Temporary Tattoos Transform the Scars Left by Cancer

Havas Health promotes emotional healing

At age 15, as a high-school freshman, Bailey Walsh underwent surgery to treat late-stage thyroid cancer. That procedure left a large scar across her throat, which drew taunts from her peers. Feeling sad and self-conscious, she wore necklaces and chokers to cover the red, puckered skin.

We meet Walsh in the clip below, which touts "scART" temporary tattoos from Havas Health, Momentary Ink and the I Had Cancer advocacy community.

The project stresses empowerment and personal choice. Life-saving procedures can transform bodies in ways that leave patients feeling vulnerable and exposed. The scART system helps them hide or emphasize physical wounds and blemishes, whichever they choose. Either way, survivors regain a measure of control and feel more comfortable in their own skin.

In the aftermath of her surgery, "this tattoo would have been something I would be interested in, in helping me come to a place where I'm comfortable with my scar—where I am now," Walsh says. "Wearing it right now, I can accentuate it and make people realize that your scar can be beautiful, and it can be strong."

"Beating cancer makes you feel victorious, but it's difficult to put it behind you when the scars it leaves behind are a constant reminder," Allison Ceraso, creative lead at Havas Health Plus, tells Muse. "These scars take a psychological toll and can lead to depression, anxiety, social and intimacy issues."

To promote emotional healing, the team worked with survivors to develop a line of painless, self-adhesive illustrations. The tattoos make allowances for sensitive and textured skin resulting from thyroidectomies, lumpectomies, mastectomies and procedures involving chemotherapy ports. The images—floral bouquets, feathered wings and abstract designs, among others—take a few days to fully apply and can last several weeks or months.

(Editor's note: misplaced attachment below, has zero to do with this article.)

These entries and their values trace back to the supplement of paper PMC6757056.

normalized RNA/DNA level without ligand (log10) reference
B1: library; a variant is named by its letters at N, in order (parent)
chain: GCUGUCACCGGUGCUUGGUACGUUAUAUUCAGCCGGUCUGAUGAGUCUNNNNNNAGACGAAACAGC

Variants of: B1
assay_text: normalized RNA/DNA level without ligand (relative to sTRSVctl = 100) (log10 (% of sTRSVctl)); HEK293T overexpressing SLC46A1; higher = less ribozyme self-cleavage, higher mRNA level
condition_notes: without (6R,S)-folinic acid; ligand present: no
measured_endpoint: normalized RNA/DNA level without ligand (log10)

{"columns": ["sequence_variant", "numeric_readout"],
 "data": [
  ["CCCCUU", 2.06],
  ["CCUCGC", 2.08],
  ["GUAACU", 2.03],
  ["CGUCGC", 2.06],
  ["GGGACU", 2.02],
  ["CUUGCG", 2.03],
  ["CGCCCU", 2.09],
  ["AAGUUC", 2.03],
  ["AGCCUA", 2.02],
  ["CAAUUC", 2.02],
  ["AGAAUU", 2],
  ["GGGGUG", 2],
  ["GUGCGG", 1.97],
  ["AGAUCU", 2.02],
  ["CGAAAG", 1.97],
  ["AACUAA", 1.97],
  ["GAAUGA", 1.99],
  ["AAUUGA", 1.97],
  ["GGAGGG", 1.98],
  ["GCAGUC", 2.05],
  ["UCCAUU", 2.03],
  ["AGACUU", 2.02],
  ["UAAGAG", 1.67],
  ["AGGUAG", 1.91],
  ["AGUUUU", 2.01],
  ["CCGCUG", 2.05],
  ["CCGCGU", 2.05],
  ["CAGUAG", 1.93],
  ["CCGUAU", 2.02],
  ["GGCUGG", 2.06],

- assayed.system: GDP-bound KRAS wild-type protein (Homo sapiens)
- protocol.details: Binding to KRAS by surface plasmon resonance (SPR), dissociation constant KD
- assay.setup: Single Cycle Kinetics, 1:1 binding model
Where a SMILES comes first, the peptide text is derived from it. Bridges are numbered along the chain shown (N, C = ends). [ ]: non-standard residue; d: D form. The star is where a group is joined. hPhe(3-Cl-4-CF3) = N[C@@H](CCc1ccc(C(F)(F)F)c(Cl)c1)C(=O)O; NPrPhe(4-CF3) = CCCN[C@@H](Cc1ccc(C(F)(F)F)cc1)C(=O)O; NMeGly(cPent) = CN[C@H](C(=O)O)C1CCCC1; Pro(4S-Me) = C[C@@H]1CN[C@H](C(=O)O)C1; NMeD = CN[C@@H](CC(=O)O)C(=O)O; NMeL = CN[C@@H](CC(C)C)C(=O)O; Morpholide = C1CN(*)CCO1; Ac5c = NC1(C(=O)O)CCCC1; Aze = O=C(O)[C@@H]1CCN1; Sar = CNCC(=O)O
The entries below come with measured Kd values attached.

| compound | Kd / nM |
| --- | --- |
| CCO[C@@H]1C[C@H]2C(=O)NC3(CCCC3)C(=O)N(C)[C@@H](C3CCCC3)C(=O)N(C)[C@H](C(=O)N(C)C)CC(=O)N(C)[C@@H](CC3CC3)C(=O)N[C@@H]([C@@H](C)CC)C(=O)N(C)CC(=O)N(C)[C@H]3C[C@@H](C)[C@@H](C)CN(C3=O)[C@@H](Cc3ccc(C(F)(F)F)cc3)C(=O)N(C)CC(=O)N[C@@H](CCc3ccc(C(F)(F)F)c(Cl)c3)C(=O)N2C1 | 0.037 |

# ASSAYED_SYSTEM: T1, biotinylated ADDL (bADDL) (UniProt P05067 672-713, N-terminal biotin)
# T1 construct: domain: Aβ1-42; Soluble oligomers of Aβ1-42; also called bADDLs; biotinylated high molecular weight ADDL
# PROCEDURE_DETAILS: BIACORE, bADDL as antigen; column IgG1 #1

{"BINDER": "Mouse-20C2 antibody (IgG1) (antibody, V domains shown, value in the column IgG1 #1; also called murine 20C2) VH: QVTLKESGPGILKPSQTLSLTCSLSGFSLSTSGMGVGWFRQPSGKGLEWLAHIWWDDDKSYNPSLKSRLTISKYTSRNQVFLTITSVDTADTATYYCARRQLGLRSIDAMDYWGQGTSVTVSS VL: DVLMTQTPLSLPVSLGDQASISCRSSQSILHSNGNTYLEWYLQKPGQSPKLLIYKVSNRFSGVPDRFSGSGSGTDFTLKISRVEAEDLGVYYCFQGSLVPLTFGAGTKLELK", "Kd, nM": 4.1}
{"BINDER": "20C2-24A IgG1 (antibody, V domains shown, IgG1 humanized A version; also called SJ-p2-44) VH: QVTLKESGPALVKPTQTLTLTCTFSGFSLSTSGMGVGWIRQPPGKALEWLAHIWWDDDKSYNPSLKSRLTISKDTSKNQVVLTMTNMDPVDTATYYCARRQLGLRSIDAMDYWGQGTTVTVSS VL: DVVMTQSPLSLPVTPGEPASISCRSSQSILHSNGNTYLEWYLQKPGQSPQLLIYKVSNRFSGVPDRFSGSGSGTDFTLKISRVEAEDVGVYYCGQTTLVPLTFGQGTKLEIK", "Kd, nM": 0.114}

"I lost my dad to cancer, and I understand what it means to fight," says Momentary Ink brand manager Brandon Study. "I know the days and weeks and months of fighting are brutal and take their toll on people and their confidence. If we, with a temporary tattoo, can provide some kind of silver lining or even a smile, that would be such a meaningful achievement."

"Cancer doesn't give you much control over things," adds I Had Cancer founder Mailet Lopez, "so you take it when you can."

What's more, from a caregiver perspective, "this can be a mechanism to rally behind a family member or friend—something you can do together," says Lopez, a breast cancer survivor, who believes the scART system can foster connection and understanding.

At present, the team continues to test prototypes, and plans to hand out free scART tattoos on June 6, National Cancer Survivors Day. A full launch is slated for this summer.

"While there are many efforts in the world to help survivors embrace their scars and wear them proudly, and many do, there is a population of silent sufferers who simply cannot get there," Ceraso says. "For these survivors, we want scART tattoos to draw them out of the shadows and help them regain their self-esteem and confidence."

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